It is amazing how strategic many executives are in making business decisions but then use default reasoning when it comes to their personal health. Many treat their health much like a rental car: sleep, eat, and go (often skipping meals especially breakfast or eat on the run). Since most rental cars are essentially new and run well, we usually only check that the car is filled with gas, has air conditioning, and a GPS. If we travel to Atlanta once a month and on each trip are given the same blue Honda Civic, after a few years we may begin to question whether the car has been serviced properly. After 5, 10, or 20 years, how the Civic had been cared for would make a huge difference in whether it would continue to serve us well.
Our bodies are the “blue Civic.” We cannot replace it or choose another vehicle. The replacement parts are never as good as the original equipment. Our goal should not be to become an old heap, but instead to create a vintage vehicle that does get old, but looks and runs “like new” to the end of life. How long each of us lives is a “God thing.” How we live, and to some extent how we die, is a choice.
As defined by the World Health Organization, health is a state of complete physical, mental, and social well-being, not merely the absence of disease or infirmity. Dr. David B. Agus, in his book, The End of Illness, points out that our concept of “health” has evolved and should not be approached as a list of “dos and don’ts” or to follow “one correct formula”, but to make an effort to understand one’s own health status and follow strategic empowering decisions for yourself that are based on your personal code of values and health circumstances to achieve the health goal you chose. This requires focused effort to become strategically empowered. This best way to start is to undergo a thorough personal health assessment.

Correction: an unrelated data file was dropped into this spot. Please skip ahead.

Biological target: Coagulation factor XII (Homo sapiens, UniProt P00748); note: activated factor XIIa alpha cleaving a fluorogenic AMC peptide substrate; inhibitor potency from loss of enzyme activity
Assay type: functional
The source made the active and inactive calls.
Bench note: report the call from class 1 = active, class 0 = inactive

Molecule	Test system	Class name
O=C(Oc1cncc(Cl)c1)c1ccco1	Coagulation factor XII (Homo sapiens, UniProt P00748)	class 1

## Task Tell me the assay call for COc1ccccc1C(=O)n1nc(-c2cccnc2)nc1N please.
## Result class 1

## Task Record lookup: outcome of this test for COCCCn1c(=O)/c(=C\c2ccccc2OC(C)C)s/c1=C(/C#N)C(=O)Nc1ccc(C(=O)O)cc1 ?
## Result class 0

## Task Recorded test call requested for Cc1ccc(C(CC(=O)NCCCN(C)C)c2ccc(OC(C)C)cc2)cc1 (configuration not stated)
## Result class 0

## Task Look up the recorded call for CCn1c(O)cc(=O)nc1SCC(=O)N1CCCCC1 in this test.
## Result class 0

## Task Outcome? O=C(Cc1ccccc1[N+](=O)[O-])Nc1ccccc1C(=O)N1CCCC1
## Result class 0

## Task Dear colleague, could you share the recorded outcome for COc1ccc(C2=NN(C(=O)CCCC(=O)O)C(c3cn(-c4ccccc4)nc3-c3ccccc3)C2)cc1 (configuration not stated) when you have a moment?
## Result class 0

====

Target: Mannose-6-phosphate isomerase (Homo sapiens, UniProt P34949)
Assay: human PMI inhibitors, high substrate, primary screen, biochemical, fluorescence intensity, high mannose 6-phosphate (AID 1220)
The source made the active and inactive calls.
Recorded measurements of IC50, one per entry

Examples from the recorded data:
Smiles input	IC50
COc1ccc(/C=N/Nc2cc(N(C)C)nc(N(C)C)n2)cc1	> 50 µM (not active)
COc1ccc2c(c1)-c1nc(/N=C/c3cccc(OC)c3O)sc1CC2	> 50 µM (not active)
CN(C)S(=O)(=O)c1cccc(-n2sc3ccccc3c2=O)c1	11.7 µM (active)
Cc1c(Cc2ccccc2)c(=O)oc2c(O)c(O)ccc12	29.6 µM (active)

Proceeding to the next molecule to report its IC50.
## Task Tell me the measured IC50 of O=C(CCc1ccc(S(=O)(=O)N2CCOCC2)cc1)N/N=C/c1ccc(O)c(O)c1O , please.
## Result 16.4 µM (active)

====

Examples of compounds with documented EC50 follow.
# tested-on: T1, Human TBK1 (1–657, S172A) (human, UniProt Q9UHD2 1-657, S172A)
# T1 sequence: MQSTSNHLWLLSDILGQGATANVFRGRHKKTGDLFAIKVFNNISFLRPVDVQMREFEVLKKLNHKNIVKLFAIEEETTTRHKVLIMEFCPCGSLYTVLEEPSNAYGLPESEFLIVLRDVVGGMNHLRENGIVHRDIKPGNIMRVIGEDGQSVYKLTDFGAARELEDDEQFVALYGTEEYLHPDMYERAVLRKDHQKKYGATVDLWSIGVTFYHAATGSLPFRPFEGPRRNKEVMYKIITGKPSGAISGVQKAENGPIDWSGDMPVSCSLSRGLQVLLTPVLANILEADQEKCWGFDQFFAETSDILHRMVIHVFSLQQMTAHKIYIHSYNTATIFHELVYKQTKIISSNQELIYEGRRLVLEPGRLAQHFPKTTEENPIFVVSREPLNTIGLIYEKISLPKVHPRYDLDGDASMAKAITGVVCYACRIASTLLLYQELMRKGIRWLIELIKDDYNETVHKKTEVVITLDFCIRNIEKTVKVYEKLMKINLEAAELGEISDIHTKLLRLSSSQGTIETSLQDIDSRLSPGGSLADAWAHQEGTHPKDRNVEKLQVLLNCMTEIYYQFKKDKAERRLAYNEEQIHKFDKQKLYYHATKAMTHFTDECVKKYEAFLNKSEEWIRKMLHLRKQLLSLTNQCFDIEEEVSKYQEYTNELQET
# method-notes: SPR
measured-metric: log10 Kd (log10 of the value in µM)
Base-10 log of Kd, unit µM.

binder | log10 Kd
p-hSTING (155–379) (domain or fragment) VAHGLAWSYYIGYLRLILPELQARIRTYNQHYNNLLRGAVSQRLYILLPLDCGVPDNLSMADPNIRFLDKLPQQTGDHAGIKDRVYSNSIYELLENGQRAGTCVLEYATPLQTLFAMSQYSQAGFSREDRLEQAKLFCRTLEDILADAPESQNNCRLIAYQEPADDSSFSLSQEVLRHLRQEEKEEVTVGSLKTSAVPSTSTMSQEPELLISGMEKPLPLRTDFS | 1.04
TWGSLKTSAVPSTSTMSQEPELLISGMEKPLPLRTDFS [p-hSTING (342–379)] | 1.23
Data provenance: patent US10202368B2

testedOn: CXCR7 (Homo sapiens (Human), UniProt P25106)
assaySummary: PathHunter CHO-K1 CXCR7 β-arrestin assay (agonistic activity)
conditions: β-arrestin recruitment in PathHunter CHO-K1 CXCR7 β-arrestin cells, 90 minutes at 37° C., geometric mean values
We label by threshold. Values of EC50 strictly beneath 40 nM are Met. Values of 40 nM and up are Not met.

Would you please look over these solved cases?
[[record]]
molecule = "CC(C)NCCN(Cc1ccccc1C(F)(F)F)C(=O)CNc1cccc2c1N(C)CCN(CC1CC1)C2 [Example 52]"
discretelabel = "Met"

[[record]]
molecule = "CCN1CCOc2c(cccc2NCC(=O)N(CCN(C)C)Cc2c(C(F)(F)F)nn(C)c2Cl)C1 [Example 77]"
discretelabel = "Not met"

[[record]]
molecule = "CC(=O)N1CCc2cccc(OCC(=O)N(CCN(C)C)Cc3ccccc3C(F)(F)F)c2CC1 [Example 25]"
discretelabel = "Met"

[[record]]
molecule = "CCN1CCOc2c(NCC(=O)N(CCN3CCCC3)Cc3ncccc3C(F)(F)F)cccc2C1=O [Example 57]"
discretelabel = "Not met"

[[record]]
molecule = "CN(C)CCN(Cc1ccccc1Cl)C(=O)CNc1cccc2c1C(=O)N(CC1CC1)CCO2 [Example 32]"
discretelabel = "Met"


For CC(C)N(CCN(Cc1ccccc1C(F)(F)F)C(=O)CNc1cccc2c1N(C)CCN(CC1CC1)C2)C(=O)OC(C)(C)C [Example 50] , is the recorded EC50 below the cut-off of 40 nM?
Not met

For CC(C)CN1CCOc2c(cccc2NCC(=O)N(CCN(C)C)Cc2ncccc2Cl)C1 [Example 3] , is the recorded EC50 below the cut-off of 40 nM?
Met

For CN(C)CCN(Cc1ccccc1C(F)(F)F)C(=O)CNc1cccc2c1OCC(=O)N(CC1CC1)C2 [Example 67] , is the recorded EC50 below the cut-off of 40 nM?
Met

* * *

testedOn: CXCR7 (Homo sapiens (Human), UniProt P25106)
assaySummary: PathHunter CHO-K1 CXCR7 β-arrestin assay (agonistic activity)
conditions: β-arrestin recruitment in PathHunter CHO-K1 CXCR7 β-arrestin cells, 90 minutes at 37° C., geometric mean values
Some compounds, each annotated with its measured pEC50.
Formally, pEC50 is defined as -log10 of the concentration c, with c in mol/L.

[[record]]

According to the Michael Milken Institute, the cost of treatment for the seven most common chronic diseases (combined with productivity losses) results in more than a trillion dollar annual expense in the USA alone. Evidence-based medicine indicates that 70% of chronic illnesses can be prevented or significantly ameliorated with significant strategic life-style changes that incorporate healthy nutrition and consistent balanced exercise. This requires a proactive rather than reactive medical philosophy toward health.
Nutrition should emphasize whole grains, fresh fruit and vegetables, and fish, while limiting salty foods, concentrated sweets, and saturated fats. Frequent small quantities distributed throughout the day supply our metabolic consumption needs. Our bodies thrive on proper nutrition delivered in a “timely efficient” manner. Moreover, consistent exercise of 30 to 60 minutes most days is essential to good health.
Fortunately for most adults, life-style choices account for about 70% of risk while inherited genetics account for only about 30% or less , with some very striking exceptions when a genetic trait is dominant. Inherited genetics are more relevant to risk than disease. A reasonable analogy may be to think of inherited genetics as the “loaded gun” while life-style is the “trigger”. Strategic awareness of risk allows us to take aggressive steps to mitigate against the risk and monitor carefully to facilitate early detection so that any developing disease process can be aggressively addressed.
Most people that invest in real estate are aware that location is a major consideration. Many of us are willing to spend time, energy and resources for our careers, but tend to not have the interest, time, or money to invest in the most important real estate we own– our bodies. Assuming responsibility for one’s own health is something that cannot be delegated. It is too often dealt with by default and lack of any specific strategic plan. It should be the goal of each of us to pursue excellence in health just as one pursues excellence in business or other life endeavors that we value.
Paul R. Block, MD, FACP, FCCP